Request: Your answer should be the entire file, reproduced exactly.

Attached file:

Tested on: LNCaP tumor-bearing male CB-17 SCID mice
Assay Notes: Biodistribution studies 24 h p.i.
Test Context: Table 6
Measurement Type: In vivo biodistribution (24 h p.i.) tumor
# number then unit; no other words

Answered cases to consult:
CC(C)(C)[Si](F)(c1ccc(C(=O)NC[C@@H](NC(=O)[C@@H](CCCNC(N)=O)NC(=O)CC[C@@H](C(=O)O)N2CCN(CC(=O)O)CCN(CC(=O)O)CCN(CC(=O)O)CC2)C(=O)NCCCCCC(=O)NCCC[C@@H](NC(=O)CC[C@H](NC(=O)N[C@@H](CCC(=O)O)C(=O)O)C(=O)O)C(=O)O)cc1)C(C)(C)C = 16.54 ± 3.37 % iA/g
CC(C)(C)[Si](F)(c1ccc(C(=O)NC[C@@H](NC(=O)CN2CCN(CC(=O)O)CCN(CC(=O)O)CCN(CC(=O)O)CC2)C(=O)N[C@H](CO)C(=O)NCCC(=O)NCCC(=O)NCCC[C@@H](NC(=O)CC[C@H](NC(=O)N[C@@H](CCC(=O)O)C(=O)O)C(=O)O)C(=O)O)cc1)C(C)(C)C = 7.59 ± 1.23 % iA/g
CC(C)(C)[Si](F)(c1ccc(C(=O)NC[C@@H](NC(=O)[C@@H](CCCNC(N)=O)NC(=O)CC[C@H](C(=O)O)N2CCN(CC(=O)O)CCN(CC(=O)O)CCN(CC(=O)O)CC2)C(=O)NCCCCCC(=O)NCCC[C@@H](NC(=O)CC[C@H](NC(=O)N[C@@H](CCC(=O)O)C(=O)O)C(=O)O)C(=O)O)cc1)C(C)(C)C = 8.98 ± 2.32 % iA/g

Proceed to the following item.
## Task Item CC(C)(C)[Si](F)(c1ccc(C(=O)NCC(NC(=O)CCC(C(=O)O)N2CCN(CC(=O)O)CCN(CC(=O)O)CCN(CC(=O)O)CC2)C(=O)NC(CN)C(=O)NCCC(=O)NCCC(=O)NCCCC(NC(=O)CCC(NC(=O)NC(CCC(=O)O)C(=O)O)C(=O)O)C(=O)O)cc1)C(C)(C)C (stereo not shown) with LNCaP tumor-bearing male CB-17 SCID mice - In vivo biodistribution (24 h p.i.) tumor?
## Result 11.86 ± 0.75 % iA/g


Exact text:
Tested on: LNCaP tumor-bearing male CB-17 SCID mice
Assay Notes: Biodistribution studies 24 h p.i.
Test Context: Table 6
Measurement Type: In vivo biodistribution (24 h p.i.) tumor
# number then unit; no other words

Answered cases to consult:
CC(C)(C)[Si](F)(c1ccc(C(=O)NC[C@@H](NC(=O)[C@@H](CCCNC(N)=O)NC(=O)CC[C@@H](C(=O)O)N2CCN(CC(=O)O)CCN(CC(=O)O)CCN(CC(=O)O)CC2)C(=O)NCCCCCC(=O)NCCC[C@@H](NC(=O)CC[C@H](NC(=O)N[C@@H](CCC(=O)O)C(=O)O)C(=O)O)C(=O)O)cc1)C(C)(C)C = 16.54 ± 3.37 % iA/g
CC(C)(C)[Si](F)(c1ccc(C(=O)NC[C@@H](NC(=O)CN2CCN(CC(=O)O)CCN(CC(=O)O)CCN(CC(=O)O)CC2)C(=O)N[C@H](CO)C(=O)NCCC(=O)NCCC(=O)NCCC[C@@H](NC(=O)CC[C@H](NC(=O)N[C@@H](CCC(=O)O)C(=O)O)C(=O)O)C(=O)O)cc1)C(C)(C)C = 7.59 ± 1.23 % iA/g
CC(C)(C)[Si](F)(c1ccc(C(=O)NC[C@@H](NC(=O)[C@@H](CCCNC(N)=O)NC(=O)CC[C@H](C(=O)O)N2CCN(CC(=O)O)CCN(CC(=O)O)CCN(CC(=O)O)CC2)C(=O)NCCCCCC(=O)NCCC[C@@H](NC(=O)CC[C@H](NC(=O)N[C@@H](CCC(=O)O)C(=O)O)C(=O)O)C(=O)O)cc1)C(C)(C)C = 8.98 ± 2.32 % iA/g

Proceed to the following item.
## Task Item CC(C)(C)[Si](F)(c1ccc(C(=O)NCC(NC(=O)CCC(C(=O)O)N2CCN(CC(=O)O)CCN(CC(=O)O)CCN(CC(=O)O)CC2)C(=O)NC(CN)C(=O)NCCC(=O)NCCC(=O)NCCCC(NC(=O)CCC(NC(=O)NC(CCC(=O)O)C(=O)O)C(=O)O)C(=O)O)cc1)C(C)(C)C (stereo not shown) with LNCaP tumor-bearing male CB-17 SCID mice - In vivo biodistribution (24 h p.i.) tumor?
## Result 11.86 ± 0.75 % iA/g